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The Sinking of the Andrea Doria – A Firsthand Account

October 22 @ 6:00 pm - 7:00 pm


The RMS Titanic was not the only luxury transatlantic ocean liner to suggest ‘largest, fastest, safest… and yes, unsinkable’. The SS Andrea Doria was a flagship of the Italian Line (Società di navigazione Italia) put into service in 1953, only to face a similar fate of the Titanic just 3 years later. The NYC-bound ship collided with another, the Stockholm, off the coast of Nantucket, and while it immediately started to take on water, it stayed afloat for 11 hours on its side. This fortune along with the calm, appropriate behavior of the crew, improvements in communications, and the rapid response of other ships culminated in a remarkably successful rescue of 1,660 of the 1,706 passengers and crew, thus averting the scale of tragedy from that of the Titanic in 1912. Join us in this not-to-be-missed audience with Julia Hansen, a passenger aboard the Andrea Doria in 1956, to hear first hand about this incredible survival story and the dynamic life and pursuits she’s led since.

About the Andrea Doria

Measuring some 697 feet (212 meters) in length, it could carry approximately 1,240 passengers and 560 crew members. The liner was noted for its luxuries, which included three outdoor swimming pools and numerous works of art. In addition, the ship was equipped with notable safety features, such as 11 watertight compartments as well as radar, which was then a relatively new technology. On January 14, 1953, the Andrea Doria set sail on its maiden voyage, traveling from Genoa, Italy, to New York City. The liner proved highly popular and subsequently made numerous other Atlantic crossings.

The Italian passenger liner that sank on July 25–26, 1956, after colliding with the Stockholm off the coast of Nantucket in the Atlantic Ocean. The maritime disaster resulted in the deaths of 51 people—46 from the Andrea Doria and 5 from the Stockholm.

About Julia Hansen

Julia Hansen survived the famous shipwreck of the transatlantic passenger vessel, Andrea Doria, in 1956. Julia was originally on Wall Street. Ultimately, she was able to pursue her passion for theater as head of the Drama League of NY where she founded the Directors Project. Alumni include such outstanding directors as Christopher Ashley, Artistic Director of the La Jolla Playhouse, James Bundy, Dean of the Yale School of Drama and Artistic Director of the Yale Repertory Theater, and Diane Paulus, Artistic Director of the American Repertory Theater at Harvard University. Next, she founded Theater Masters to help emerging playwrights. Her most recent program, JNS Theater for Social Change, uses playwriting to look at current critical topics. Students learn how to write a short play, thereby, having to defend more than one side of an issue to make it compelling. This program presently is at The University of Nebraska and Ohio State University. A Vassar graduate, Julia loves being in Aspen, New York, London, Nantucket and Palm Beach. She has a global web of friends from her far-reaching interests and activities therein, most notably the theatre. She has spoken at The Society for the Four Arts in Palm Beach, the English Speaking Union in New Orleans, the Somerset Club in Boston, The Colony Club in New York and the Arts Club in Chicago.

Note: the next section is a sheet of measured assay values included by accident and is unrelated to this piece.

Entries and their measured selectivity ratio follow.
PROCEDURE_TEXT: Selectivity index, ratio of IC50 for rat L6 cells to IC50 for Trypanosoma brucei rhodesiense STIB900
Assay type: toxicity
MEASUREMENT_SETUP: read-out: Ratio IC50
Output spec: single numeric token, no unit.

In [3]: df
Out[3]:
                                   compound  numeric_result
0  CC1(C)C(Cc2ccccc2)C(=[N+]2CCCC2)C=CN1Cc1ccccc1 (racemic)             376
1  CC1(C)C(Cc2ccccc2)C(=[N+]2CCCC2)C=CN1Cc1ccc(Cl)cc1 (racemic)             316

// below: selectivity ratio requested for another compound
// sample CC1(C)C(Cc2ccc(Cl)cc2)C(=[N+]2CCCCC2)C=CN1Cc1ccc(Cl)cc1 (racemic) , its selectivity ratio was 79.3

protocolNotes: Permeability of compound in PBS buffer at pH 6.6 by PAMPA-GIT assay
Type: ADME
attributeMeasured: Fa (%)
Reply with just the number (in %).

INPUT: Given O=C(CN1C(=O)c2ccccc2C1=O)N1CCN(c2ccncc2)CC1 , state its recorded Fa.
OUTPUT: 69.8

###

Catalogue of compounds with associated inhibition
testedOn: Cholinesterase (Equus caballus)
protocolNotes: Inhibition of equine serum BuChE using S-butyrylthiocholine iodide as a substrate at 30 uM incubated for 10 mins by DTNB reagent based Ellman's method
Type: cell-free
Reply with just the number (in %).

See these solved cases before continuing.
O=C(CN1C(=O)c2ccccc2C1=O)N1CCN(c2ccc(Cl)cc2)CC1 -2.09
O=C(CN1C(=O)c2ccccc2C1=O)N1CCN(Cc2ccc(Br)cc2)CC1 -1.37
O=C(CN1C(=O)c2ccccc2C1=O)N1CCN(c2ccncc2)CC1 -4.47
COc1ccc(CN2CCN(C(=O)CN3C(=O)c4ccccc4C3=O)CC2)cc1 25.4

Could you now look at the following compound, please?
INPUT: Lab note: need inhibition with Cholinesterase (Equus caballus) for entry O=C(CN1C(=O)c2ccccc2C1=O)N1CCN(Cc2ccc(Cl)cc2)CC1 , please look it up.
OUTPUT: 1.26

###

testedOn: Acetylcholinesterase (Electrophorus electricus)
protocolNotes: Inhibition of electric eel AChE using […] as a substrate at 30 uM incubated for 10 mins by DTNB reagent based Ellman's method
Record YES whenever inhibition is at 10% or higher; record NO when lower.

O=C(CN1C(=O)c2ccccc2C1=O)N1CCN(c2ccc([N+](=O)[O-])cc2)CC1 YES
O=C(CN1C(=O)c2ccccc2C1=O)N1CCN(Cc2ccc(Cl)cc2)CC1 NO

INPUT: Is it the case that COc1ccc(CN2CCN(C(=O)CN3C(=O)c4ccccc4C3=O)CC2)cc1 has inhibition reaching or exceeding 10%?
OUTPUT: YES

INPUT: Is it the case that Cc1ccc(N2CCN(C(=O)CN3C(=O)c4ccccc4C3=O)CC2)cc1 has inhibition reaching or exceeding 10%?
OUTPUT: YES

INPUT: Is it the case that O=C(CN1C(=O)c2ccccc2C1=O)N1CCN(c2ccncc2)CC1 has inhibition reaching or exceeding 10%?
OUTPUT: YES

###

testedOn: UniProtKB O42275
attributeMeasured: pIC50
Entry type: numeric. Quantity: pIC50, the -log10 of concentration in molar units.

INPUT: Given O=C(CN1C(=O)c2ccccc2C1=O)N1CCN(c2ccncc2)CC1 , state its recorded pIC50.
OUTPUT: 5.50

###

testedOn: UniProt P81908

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CLS Member
The Sinking of the Andrea Doria - A Firsthand Account
$ 10.00
119 available
General Admission
The Sinking of the Andrea Doria - A Firsthand Account
$ 10.00
125 available


October 22
6:00 pm - 7:00 pm